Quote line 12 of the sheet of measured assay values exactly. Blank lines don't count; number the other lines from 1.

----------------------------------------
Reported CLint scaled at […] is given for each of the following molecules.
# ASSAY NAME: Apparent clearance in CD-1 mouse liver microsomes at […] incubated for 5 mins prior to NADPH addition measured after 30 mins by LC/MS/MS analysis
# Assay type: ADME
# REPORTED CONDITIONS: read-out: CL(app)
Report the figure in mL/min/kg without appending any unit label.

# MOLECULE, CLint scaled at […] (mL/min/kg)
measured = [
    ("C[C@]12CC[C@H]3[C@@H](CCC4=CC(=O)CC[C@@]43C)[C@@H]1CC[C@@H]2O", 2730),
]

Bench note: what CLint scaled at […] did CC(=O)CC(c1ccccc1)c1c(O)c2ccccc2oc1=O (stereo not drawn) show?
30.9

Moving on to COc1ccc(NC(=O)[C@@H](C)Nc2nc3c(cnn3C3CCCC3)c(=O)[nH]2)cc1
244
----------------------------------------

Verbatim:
Moving on to COc1ccc(NC(=O)[C@@H](C)Nc2nc3c(cnn3C3CCCC3)c(=O)[nH]2)cc1